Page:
What’s the Difference Between a Street, Road, Drive, Avenue, Lane, Etc.?

by | Dec 28, 2020


I am in the midst of moving houses. We currently live on a “Lane” and our new house is on a “Drive” which is pretty close to “Forest Park Parkway.” My office is on the corner of “Hanley Road” and “Forsyth Boulevard.” Why do streets have different suffixes and what do they mean? (BTW, street names are called odonyms.)

Odonym suffixes aren’t chosen at random. There are actually conventions used by city planners that set out what suffixes go with what type of street. Let’s look at what the most common suffixes mean:

Avenue: is a street or thoroughfare that is generally wide and that is sometimes lined with shrubs or trees.

Boulevard: usually is a multi-lane, widened street. Often they have a median and landscaping between the curb and the sidewalk. My office is on “Forsyth Boulevard” which is a wide multi-lane street and it has a grassy median with trees through a residential part. I imagine that the part of Forsyth that goes through the commercial area likewise had a planted median back when it was first created over 100 years ago. Parts of the commercial area do have trees planted between the curb and the sidewalk.

Court: this refers to a street with a circular ending or cul-de-sac.

Drive: is a street that is meandering and usually follows the natural landscape like the contours of a hill or stream. My new house is on a “drive” which does curve a bit to follow a hill.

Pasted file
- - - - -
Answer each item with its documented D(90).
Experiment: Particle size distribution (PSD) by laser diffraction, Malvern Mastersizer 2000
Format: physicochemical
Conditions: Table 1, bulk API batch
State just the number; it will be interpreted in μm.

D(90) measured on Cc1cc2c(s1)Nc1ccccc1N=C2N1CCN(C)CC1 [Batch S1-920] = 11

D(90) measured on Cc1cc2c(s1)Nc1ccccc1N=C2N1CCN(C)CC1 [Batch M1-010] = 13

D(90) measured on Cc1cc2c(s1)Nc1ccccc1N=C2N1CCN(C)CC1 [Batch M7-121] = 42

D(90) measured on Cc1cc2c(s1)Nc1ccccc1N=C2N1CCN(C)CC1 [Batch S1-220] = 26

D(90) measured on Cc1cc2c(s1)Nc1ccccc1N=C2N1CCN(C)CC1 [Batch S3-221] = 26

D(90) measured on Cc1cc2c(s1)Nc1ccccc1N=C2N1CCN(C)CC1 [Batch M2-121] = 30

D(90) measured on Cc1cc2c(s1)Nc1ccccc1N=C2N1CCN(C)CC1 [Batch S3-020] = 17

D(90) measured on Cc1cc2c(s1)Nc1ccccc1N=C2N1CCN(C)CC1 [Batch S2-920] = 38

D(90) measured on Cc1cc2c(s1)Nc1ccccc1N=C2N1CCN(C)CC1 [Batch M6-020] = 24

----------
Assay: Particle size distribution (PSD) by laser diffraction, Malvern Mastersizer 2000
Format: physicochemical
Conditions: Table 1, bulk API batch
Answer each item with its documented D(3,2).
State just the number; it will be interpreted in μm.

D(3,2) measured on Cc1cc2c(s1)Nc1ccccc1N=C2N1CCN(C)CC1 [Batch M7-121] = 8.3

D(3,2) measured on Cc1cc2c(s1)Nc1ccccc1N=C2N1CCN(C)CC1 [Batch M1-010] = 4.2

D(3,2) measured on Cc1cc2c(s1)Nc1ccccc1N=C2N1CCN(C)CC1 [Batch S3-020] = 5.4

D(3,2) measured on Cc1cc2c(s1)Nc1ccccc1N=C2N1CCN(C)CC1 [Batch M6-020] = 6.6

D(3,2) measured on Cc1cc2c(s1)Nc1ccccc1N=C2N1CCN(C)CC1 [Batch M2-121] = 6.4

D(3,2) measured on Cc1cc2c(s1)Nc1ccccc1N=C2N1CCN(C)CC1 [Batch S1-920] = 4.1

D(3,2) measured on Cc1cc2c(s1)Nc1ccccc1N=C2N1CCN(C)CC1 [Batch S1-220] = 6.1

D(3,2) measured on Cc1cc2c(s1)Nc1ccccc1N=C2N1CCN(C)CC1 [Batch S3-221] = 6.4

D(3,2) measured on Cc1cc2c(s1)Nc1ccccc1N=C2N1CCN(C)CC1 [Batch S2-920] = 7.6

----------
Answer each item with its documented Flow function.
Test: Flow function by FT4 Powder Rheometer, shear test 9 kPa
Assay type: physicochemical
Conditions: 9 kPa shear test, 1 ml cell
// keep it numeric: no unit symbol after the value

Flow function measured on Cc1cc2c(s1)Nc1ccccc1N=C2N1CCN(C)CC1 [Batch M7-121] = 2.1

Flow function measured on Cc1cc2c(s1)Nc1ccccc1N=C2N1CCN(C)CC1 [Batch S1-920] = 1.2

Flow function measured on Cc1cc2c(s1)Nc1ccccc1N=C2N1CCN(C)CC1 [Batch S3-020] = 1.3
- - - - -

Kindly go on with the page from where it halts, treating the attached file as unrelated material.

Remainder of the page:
Lane: is a narrow residential street lacking a shoulder or median. Often found in rural areas. The “lane” on which my current house resides definitely fits this definition.

Parkway: is a broad roadway bordered and, often, divided with plantings of trees, bushes, and grass.

Place: usually a residential street, often dead–end.

Road: this is the most generic suffix and merely means a way that connects two points whose primary function is transit.

Stravenue: not a common suffix, and mainly found in Tucson, AZ, a “stravenue” is a diagonal street that runs between a street and avenue.

Street: like “road” this is also very generic, but while a road’s primary purpose is transit, “street” connotates a more urban road that also serves a social function. A good example are all the “Main Streets” in the U.S. Typically there are buildings on both sides and “streets” often run perpendicular to “avenues.”

Terrace: typically a residential road following the top of slope.

Way: is a small street that can be any type of road or street but usually is a minor street off a more major one.

As noted in Smithsonian Magazine, real estate developers have eroded street naming conventions for marketing purposes. For example, an “avenue” sounds more grand than “street” or “road.” The real estate site Trulia notes how various suffixes correspond to home values:


Finally, this article in the NY Times discusses how street names correspond to house values.


  1. congrats on the move — We also made a transition this year. We moved from a “drive” to a boulevard – up the chain according to Zillow but I am not so sure most would agree — except that we love being close to FP. Happy New Year!!

  2. Westmoreland Drive? If so, welcome to the neighborhood!

    • Creveling!


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